Training: Weights, Rides and Timing

Discussion in 'Cycling Training' started by xiaochou, Jan 30, 2005.

  1. xiaochou

    xiaochou New Member

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    Hello All,
    As a newcomer to road biking I have a few questions regarding timing. Specifically, I'm trying to balance putting in some base miles and moderate weight training. My typical schedule is as follows: (BTW 1/20 = 1 hr. or 20 miles) M: Off T:1/20 W:1/20 Th:1/20 F:Off Sa:1.25-1.5 hrs Su: 1.25-1.5 hrs. On one of those days off (M or F) I will try to do some leg presses, extensions, ab work, etc. Assume about a 5-10% increase in mileage per week.
    My questions is this: How does this schedule sound given the fact that I want to be in great shape by the end of May (that's my first event....47 miles, 2 mountain passes...5,500 ft. vertical climb). I don't want to overtrain but I do want to put in some miles before event day and be able to use these first few months to put a little more muscle into these pistons of mine.
    I'd appreciate any advice from the experienced crowd out there.
    Cheers,
    Chad
     
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  2. Carrera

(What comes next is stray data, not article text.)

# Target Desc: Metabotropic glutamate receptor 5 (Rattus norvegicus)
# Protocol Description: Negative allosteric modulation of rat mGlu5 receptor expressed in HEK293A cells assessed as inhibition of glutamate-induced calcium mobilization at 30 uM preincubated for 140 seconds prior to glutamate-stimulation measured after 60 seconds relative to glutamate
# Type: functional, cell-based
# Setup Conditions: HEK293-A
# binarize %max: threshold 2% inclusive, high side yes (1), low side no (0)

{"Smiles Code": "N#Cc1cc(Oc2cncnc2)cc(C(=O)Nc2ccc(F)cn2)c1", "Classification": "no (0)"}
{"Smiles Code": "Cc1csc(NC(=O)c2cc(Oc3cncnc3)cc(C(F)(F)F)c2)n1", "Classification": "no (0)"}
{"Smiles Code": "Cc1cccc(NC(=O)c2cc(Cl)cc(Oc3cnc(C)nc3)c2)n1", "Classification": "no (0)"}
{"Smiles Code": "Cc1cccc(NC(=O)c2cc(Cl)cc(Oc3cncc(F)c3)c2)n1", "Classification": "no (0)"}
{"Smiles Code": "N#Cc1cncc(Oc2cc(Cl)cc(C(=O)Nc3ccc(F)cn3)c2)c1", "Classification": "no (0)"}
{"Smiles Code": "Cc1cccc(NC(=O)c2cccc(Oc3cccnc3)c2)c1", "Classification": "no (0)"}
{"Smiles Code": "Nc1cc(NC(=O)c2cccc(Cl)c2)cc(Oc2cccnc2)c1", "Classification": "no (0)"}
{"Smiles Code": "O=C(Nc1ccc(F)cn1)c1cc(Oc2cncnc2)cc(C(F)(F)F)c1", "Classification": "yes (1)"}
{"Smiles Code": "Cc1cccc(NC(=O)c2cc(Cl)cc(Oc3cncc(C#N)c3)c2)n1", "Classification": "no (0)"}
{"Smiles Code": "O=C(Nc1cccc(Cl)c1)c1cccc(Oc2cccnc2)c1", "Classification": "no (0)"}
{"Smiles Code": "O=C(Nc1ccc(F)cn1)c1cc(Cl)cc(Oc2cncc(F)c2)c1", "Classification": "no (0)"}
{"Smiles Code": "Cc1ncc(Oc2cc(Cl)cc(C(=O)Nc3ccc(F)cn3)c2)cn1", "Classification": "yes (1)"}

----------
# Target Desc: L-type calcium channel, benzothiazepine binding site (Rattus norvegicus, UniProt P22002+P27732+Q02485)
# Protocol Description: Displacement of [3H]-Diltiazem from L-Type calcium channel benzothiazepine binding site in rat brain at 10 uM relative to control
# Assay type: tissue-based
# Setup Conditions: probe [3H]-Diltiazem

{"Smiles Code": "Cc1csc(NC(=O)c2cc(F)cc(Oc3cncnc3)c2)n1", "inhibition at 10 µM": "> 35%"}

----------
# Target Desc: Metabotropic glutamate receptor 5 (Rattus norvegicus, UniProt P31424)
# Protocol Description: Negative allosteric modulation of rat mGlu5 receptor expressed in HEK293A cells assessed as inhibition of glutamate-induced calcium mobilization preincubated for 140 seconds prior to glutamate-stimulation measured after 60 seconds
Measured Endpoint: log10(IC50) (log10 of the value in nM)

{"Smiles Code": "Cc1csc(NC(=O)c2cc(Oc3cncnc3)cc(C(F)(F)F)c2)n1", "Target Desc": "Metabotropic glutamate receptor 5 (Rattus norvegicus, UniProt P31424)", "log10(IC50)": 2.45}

Carrera New Member

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    The issue of muscle and cycling has been discussed in great detail on other threads. Certainly where climbing is concerned an excess of muscle mass could do more harm than good. Another thing you have to look out for is whether the weight work might dig into your recuperation efficiency, making you more tired when you ride.
    So far as I'm aware, pro-riders such as Armstrong do their weight-training on an off-season basis with the aim of recuperating any lost muscle mass (a form of preparation for the more intensive season).
    Basically you need to be lean, have a high power to body mass capacity and a good level of fitness and endurance.





     
  3. xiaochou

    xiaochou New Member

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    Thanks for the input. Yes, I've read many of the other threads but I suppose my purpose was to incorporate the timing issue more than anything.
    I'll just listen to my body and experiment.
    Thanks again...
     
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